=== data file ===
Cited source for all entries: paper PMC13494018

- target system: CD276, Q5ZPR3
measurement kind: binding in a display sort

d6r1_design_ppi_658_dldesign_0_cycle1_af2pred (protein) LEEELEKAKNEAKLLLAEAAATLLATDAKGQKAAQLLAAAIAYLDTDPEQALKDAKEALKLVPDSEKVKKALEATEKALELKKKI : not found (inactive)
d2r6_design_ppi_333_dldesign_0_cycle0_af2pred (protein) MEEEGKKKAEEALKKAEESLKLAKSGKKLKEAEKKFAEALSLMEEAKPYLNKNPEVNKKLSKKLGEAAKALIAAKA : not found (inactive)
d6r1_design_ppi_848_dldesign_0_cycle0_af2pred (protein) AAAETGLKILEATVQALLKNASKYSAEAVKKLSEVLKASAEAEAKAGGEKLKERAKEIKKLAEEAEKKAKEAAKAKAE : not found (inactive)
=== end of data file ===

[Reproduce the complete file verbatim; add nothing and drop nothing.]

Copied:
Cited source for all entries: paper PMC13494018

- target system: CD276, Q5ZPR3
measurement kind: binding in a display sort

d6r1_design_ppi_658_dldesign_0_cycle1_af2pred (protein) LEEELEKAKNEAKLLLAEAAATLLATDAKGQKAAQLLAAAIAYLDTDPEQALKDAKEALKLVPDSEKVKKALEATEKALELKKKI : not found (inactive)
d2r6_design_ppi_333_dldesign_0_cycle0_af2pred (protein) MEEEGKKKAEEALKKAEESLKLAKSGKKLKEAEKKFAEALSLMEEAKPYLNKNPEVNKKLSKKLGEAAKALIAAKA : not found (inactive)
d6r1_design_ppi_848_dldesign_0_cycle0_af2pred (protein) AAAETGLKILEATVQALLKNASKYSAEAVKKLSEVLKASAEAEAKAGGEKLKERAKEIKKLAEEAEKKAKEAAKAKAE : not found (inactive)